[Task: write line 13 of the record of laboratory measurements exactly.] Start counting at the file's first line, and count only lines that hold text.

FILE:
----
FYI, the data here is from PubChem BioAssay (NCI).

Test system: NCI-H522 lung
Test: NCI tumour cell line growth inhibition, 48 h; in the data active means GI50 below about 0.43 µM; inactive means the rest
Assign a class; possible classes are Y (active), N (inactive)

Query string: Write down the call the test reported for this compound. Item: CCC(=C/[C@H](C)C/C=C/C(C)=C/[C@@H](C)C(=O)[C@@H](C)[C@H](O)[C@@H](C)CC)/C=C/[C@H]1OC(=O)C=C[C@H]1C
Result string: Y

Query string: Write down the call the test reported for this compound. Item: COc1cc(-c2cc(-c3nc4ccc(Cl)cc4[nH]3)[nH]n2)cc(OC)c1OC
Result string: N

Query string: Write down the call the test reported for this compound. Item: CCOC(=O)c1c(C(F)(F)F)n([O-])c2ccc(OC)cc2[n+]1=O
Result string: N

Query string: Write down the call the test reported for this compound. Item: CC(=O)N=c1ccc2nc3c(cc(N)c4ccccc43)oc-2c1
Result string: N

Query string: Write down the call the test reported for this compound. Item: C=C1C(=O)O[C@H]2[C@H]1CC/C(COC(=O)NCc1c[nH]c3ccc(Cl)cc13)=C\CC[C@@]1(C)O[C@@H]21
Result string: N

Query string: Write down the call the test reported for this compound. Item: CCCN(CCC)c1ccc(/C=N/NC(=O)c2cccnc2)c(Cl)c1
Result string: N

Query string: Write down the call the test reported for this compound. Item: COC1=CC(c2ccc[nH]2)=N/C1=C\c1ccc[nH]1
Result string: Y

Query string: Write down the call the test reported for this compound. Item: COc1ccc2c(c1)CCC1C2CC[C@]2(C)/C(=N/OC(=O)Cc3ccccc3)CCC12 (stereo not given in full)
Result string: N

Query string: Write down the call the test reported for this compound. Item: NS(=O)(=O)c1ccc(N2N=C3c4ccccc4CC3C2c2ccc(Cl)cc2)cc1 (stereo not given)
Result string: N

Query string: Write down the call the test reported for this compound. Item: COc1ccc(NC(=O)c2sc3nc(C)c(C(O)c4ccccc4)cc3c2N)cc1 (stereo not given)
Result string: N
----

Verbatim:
Query string: Write down the call the test reported for this compound. Item: C=C1C(=O)O[C@H]2[C@H]1CC/C(COC(=O)NCc1c[nH]c3ccc(Cl)cc13)=C\CC[C@@]1(C)O[C@@H]21